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A Few of My Favorite Things

Holiday times are for sharing and giving. And in recognition of this generous season I thought it fitting to share two of my favorite product recipes. They are simple, tried and true. You can stow them away for a rainy day or produce them in copious amounts to be gifted to the herbal enthusiasts on your holiday list. And don’t forget to make a bit for yourself.

The plant kingdom is a constantly curious world. Most people who enjoy working with plants love the fact that natures playground always offers something new to learn. And with so many plants to choose from, our formulation and product making potential is infinite.

But we herbalists also find resonance and comfort in plants we know well. We enjoy remaking our favorite products, for they are time tested and work up effortlessly. The holidays are an excellent time to share those recipes in the form of gifts for others. They are the gifts that warm the heart and touch the soul.

What follows are two of my own personal favorites. At first glance they may appear simple. But in their simplicity they are highly functional with multiple uses. Make them as stated literally, or switch things around to make it your own recipe. They lend themselves well to that, too.

St. Johns Salve

The first product is rather utilitarian and fits well in the medicine cupboard. It is something I call St. John’s Salve. While it lacks the excitement of some of the home spa recipes, like salt scrubs or bath oils, it is a convenient and multipurpose tool that becomes a popular request after the jar runs empty.
Specific uses of the salve include: bug bites, bee stings, cuts, scraps and general skin irritations and inflammations, rashes, mild burns, puncture wounds, herpes, nerve pain, and mild muscle trauma, bruises.

St. Johns Salve is a simple combination of 3 plants, 2 in the form of infused oils and 1 essential oil. They all serve multiple purposes. Below is a brief account of what each plant brings to the recipe. Keep in mind this is not a complete picture of what the plant can be used for.

Calendula (Calendula officinalis): This infused oil is typically made with fresh flowers, but I have found the dried to be just as effective if they are not older than one year. The oil color is a beautiful yellow, and the scent resinous and salty. The oil is high in resins, lending a warm and emollient (a.k.a. softening and soothing) affect . The emollient nature of this plant is balanced by its ability as an anti-inflammatory and astringent, toning the inflamed injury through a warming and stimulating action, decreasing irritation and smoothing immune function to speed healing.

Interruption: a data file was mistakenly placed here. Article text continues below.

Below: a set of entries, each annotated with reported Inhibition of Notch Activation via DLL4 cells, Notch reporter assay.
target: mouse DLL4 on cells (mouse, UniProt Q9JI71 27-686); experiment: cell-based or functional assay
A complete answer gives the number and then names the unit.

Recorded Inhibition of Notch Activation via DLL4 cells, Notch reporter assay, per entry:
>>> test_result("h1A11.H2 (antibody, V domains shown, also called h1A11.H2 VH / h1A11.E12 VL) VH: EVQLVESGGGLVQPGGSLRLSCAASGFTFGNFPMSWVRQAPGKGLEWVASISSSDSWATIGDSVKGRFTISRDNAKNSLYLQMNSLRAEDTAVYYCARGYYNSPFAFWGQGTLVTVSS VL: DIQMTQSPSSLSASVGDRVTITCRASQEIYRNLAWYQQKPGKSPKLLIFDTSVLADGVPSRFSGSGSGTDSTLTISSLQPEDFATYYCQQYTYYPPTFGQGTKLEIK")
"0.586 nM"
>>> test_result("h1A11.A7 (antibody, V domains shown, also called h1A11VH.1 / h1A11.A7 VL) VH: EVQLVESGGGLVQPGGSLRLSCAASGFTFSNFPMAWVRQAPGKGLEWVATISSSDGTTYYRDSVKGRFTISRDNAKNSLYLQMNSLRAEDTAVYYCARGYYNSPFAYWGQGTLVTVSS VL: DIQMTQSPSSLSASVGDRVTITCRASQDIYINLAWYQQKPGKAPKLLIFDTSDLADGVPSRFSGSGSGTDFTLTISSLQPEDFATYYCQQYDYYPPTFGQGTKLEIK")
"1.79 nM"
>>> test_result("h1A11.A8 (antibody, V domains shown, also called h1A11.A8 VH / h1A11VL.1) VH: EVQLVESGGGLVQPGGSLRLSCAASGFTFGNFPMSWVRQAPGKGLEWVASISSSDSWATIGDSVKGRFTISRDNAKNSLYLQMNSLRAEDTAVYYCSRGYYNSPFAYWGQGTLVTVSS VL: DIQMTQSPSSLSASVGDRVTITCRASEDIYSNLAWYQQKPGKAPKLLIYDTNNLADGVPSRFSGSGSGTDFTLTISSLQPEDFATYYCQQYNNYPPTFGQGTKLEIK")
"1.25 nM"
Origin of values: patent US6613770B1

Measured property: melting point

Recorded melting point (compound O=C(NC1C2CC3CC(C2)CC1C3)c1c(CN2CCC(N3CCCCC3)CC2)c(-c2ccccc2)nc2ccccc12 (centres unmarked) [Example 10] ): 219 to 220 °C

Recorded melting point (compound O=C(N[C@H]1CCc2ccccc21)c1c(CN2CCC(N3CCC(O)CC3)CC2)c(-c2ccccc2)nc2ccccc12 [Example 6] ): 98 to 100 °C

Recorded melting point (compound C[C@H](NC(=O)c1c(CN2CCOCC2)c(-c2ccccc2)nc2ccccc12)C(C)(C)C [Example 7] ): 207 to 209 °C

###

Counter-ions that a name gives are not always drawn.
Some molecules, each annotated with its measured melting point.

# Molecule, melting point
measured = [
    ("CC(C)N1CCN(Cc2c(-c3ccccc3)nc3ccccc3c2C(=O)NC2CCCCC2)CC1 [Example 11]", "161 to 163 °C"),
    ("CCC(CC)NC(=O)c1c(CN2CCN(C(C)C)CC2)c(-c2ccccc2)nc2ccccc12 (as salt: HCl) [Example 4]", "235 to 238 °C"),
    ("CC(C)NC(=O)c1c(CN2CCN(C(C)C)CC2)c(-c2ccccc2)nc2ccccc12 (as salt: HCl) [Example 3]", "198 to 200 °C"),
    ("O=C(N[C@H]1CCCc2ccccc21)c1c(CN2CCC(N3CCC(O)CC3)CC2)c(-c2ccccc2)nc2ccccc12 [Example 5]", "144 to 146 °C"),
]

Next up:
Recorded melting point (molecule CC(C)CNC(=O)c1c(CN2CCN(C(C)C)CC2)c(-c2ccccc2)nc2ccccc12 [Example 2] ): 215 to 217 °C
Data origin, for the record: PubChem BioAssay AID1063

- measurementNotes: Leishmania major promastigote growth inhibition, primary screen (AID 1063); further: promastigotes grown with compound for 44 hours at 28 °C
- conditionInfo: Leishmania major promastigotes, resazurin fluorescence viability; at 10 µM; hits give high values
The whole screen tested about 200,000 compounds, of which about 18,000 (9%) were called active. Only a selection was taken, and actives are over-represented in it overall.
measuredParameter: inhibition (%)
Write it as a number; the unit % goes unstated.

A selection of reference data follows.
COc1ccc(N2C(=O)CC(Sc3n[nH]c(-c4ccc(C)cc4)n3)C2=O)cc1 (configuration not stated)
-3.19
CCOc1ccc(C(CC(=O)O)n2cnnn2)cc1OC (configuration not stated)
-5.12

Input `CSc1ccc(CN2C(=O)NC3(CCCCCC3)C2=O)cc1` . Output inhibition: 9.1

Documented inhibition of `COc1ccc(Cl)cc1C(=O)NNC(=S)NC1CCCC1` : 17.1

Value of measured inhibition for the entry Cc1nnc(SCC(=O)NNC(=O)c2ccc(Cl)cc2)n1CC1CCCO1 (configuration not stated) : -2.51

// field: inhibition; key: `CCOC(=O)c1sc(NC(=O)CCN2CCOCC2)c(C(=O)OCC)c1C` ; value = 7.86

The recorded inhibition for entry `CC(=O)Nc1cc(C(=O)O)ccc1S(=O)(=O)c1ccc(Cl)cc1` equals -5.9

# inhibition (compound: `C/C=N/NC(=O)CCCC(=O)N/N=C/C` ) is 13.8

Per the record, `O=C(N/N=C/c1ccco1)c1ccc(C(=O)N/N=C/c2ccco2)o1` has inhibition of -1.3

Calendula has an affinity for the nerves and lymphatic system, helping to anesthetize pain and pool the forces of the immune system. It is also anti-bacterial and anti-fungal.

St. Johns Wort infused oil: St. Johns Wort infused oil must be made from the fresh flowering tops. So if you don’t have any on hand, you’ll have to wait until summer or borrow some from a friend. The oil is an amazing blood red color, and has a sweet and slightly acrid scent. Like Calendula, St. Johns Wort is an amazing analgesic. I have seen and experienced it anesthetize prickly and shooting nerve pain on contact. It works well in this arena on everything from puncture wounds to burns.

The anti-inflammatory and anti-spasmodic elements help heal bruising, sprains and swellings associated with trauma. It should also be mentioned that St. Johns can also act as a very mild haemostatic, slowing bleeding that is excessive.

Lavender (Lavendula angustifolia): Lavender is another plant that we associate with the nerves. It is analgesic, decreasing nerve pain of external injury. While lavender decreases pain via nerves, it also soothes the emotional agitation which accompanies trauma and injury. The anti-inflammatory, anti-spasmodic and nervine qualities make lavender effective for headaches and mild muscle aches and pains.

Topically, lavender is anti-bacterial and cell regenerating to speed healing. It is effective at simple wound healing and can be safely used on burns, like St. Johns Wort, from sunburns, burns from touching something hot, chemical burns or burns from radiation therapy.

Ingredients List and How to Make a Salve
Ingredients needed to make 9 ounces of St. Johns Salve.
· 2 ounces of jojoba oil
· 4 ounces of St. Johns Wort infused oil
· 2 ounces of Calendula infused oil
· 40-50 drops of lavender pure essential oil
· 1 ounce of beeswax

Other supplies you will need: a kitchen scale, a double boiler, small glass containers to pour the salve into once complete, something to stir the mixture, and labels.
I use a stainless steel measuring cup in a saucepan with water for a double boiler when preparing small batches. To stir, I use wooden chopsticks; the kind you get a Whole Foods or the Willy Street Co-op in the sushi section.

Jars and containers for salves come in glass or plastic, and an array of sizes. It is nice to make them in 2 or 4 ounce sizes, but smaller ones are nice as well for they are portable. Decide what is most appropriate for your gift.